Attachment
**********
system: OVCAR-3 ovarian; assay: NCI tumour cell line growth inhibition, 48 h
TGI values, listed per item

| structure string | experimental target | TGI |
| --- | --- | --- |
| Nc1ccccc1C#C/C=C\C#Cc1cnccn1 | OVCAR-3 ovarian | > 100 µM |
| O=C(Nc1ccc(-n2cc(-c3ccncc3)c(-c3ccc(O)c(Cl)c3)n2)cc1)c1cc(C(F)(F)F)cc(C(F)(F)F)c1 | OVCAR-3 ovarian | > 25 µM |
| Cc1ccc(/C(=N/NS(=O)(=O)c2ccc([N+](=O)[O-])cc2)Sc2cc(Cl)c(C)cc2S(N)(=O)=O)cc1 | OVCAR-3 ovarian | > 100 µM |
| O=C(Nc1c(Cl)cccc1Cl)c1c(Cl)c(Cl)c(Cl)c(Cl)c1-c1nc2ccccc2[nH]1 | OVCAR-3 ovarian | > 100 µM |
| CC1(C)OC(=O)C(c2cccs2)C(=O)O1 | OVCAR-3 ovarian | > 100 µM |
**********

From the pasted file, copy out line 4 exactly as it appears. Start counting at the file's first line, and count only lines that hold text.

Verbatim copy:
| --- | --- | --- |